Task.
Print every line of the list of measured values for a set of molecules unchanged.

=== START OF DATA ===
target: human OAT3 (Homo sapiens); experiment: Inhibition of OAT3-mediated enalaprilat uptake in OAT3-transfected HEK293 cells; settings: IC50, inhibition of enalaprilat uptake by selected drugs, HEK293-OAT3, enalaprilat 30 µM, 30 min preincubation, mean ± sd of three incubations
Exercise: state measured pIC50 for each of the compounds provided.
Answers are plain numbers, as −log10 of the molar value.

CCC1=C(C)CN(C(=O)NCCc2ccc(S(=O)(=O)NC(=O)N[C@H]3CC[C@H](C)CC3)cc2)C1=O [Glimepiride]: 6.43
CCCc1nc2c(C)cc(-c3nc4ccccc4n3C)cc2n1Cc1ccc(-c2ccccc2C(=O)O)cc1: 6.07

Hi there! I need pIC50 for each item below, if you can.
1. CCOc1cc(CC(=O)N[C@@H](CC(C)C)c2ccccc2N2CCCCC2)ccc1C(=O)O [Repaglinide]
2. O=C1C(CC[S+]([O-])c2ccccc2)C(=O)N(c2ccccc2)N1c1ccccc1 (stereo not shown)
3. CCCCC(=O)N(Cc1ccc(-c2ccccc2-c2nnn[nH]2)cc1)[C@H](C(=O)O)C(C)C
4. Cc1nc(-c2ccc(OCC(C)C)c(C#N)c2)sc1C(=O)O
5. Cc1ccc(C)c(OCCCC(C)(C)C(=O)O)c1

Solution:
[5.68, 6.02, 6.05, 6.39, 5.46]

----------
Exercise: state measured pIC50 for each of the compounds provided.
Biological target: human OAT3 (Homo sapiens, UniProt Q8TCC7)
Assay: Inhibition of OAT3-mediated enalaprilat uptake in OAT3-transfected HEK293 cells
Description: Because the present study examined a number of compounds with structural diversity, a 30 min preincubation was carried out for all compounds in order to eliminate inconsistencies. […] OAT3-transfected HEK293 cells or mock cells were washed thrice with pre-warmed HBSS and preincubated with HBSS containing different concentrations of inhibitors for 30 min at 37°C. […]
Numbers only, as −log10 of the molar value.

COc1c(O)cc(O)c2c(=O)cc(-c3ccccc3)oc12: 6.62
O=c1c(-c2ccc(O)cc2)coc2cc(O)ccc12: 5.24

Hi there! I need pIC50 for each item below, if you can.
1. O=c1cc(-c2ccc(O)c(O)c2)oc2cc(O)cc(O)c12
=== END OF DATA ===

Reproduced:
target: human OAT3 (Homo sapiens); experiment: Inhibition of OAT3-mediated enalaprilat uptake in OAT3-transfected HEK293 cells; settings: IC50, inhibition of enalaprilat uptake by selected drugs, HEK293-OAT3, enalaprilat 30 µM, 30 min preincubation, mean ± sd of three incubations
Exercise: state measured pIC50 for each of the compounds provided.
Answers are plain numbers, as −log10 of the molar value.

CCC1=C(C)CN(C(=O)NCCc2ccc(S(=O)(=O)NC(=O)N[C@H]3CC[C@H](C)CC3)cc2)C1=O [Glimepiride]: 6.43
CCCc1nc2c(C)cc(-c3nc4ccccc4n3C)cc2n1Cc1ccc(-c2ccccc2C(=O)O)cc1: 6.07

Hi there! I need pIC50 for each item below, if you can.
1. CCOc1cc(CC(=O)N[C@@H](CC(C)C)c2ccccc2N2CCCCC2)ccc1C(=O)O [Repaglinide]
2. O=C1C(CC[S+]([O-])c2ccccc2)C(=O)N(c2ccccc2)N1c1ccccc1 (stereo not shown)
3. CCCCC(=O)N(Cc1ccc(-c2ccccc2-c2nnn[nH]2)cc1)[C@H](C(=O)O)C(C)C
4. Cc1nc(-c2ccc(OCC(C)C)c(C#N)c2)sc1C(=O)O
5. Cc1ccc(C)c(OCCCC(C)(C)C(=O)O)c1

Solution:
[5.68, 6.02, 6.05, 6.39, 5.46]

----------
Exercise: state measured pIC50 for each of the compounds provided.
Biological target: human OAT3 (Homo sapiens, UniProt Q8TCC7)
Assay: Inhibition of OAT3-mediated enalaprilat uptake in OAT3-transfected HEK293 cells
Description: Because the present study examined a number of compounds with structural diversity, a 30 min preincubation was carried out for all compounds in order to eliminate inconsistencies. […] OAT3-transfected HEK293 cells or mock cells were washed thrice with pre-warmed HBSS and preincubated with HBSS containing different concentrations of inhibitors for 30 min at 37°C. […]
Numbers only, as −log10 of the molar value.

COc1c(O)cc(O)c2c(=O)cc(-c3ccccc3)oc12: 6.62
O=c1c(-c2ccc(O)cc2)coc2cc(O)ccc12: 5.24

Hi there! I need pIC50 for each item below, if you can.
1. O=c1cc(-c2ccc(O)c(O)c2)oc2cc(O)cc(O)c12